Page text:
Today's guest shares her experience giving birth in a hospital under the care of a midwife.
Christina Libby lives in Frankfort, KY with her husband, 15 month old son, Great Dane, and 2 cats. Christina has always been fascinated by pregnancy, birth, and babies. Growing up, her mother babysat in their home and she loved helping her—as she got older, she knew she wanted to work with young children and parents but never quite found a career path that felt like it fit. Into adulthood, she was always interested (sometimes overly interested) in her pregnant friends’ bellies, and was envious of everyone who got to attend a childbirth education class. She says that it wasn’t just that she wanted to eventually be a mother; she loved the whole process. She wanted to live in the world of bellies, birth, and babies. Through her own pregnancy and birth she entered that world and discovered she could stay as a doula.
In her own words, Christina shares a bit about her experience as a doula participating in the world of birth: "I find that as a new birth worker I tell the story of how I came to birth work quite lot. But I try to keep my birth story out of my birth worker story as much as possible. I don’t want my clients to feel compelled to compare their story to mine or to worry that I am judging them based on my birth. And since I can’t control people’s thoughts (yet…), an ounce of prevention is worth a pound of cure. Keeping my birth out of the picture helps both of us keep the focus on the birthing person and what they want. However, I also feel very strongly about people sharing their birth stories. Especially in our society where so much fear and negativity surround birth and positive birth stories are seen as exceptions or “lucky” or shouted down as bragging or preaching. All we can do is speak from a place of compassion and authenticity. This is my experience."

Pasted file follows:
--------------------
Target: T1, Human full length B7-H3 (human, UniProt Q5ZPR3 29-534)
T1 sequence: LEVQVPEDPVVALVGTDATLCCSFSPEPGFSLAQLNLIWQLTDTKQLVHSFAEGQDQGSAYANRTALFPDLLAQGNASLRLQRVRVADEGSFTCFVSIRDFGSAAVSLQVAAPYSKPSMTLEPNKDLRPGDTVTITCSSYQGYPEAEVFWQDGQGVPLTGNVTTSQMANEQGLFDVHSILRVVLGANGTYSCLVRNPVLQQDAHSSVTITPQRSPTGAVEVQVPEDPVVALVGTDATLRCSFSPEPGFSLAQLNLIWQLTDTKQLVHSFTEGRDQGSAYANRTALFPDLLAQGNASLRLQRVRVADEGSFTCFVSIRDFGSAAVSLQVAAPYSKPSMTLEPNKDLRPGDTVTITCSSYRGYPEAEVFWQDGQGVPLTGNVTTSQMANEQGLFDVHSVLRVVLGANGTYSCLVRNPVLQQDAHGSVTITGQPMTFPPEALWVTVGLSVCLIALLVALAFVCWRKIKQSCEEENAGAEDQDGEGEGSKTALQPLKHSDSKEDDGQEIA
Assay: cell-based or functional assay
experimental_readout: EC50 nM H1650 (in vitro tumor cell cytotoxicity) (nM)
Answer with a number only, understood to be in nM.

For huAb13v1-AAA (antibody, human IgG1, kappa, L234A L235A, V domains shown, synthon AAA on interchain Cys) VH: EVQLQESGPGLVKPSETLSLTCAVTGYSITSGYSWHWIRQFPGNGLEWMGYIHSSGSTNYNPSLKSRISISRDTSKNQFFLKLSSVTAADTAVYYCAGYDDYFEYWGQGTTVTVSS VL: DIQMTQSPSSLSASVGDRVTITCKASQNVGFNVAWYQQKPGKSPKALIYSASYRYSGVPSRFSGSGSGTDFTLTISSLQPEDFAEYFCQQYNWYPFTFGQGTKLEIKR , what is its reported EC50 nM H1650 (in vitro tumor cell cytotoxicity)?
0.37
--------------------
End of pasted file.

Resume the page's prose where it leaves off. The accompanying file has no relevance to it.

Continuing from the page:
Today's birth story features Denene Millner, who is sharing her experience giving birth to her daughter at a teaching hospital in Harlem, NY. Denene had a doctor that she loved, the support of her husband and made plans ahead of time for what she thought would be a great hospital birth experience. Unfortunately, she was treated like a second class citizen for the majority of her time at the hospital. In this episode, she shares her story and discusses some of the issues that many black women face when it comes to pregnancy and childbirth in America.